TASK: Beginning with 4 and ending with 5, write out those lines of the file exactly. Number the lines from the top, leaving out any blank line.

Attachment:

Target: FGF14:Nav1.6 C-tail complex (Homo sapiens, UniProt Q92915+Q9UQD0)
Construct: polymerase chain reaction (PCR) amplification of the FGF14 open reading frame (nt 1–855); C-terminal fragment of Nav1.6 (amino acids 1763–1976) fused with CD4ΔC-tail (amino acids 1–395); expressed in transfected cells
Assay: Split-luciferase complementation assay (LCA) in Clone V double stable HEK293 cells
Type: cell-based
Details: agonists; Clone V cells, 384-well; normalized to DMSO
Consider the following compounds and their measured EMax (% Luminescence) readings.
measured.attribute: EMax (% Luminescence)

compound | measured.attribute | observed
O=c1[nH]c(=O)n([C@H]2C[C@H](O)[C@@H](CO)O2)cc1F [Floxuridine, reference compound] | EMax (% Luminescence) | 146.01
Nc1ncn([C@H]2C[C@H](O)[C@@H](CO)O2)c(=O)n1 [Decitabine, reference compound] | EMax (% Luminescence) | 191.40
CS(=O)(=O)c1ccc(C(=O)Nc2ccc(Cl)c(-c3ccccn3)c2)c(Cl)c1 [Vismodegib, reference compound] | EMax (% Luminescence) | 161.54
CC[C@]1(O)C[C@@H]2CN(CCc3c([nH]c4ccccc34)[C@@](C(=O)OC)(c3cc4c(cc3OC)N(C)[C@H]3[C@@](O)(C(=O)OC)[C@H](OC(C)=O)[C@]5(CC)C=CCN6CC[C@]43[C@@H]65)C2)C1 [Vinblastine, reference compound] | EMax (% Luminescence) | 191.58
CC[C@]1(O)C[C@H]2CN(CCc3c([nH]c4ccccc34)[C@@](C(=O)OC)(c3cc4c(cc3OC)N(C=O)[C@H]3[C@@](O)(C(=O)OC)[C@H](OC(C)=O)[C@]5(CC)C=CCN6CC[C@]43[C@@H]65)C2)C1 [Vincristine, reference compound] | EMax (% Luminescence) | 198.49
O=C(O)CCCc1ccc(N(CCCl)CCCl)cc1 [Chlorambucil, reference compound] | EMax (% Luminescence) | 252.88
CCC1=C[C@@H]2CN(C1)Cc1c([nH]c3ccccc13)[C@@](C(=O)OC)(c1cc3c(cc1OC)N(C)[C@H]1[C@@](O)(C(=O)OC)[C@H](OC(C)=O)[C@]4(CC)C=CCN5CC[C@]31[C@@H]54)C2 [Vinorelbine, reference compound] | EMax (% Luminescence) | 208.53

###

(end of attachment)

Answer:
Type: cell-based
Details: agonists; Clone V cells, 384-well; normalized to DMSO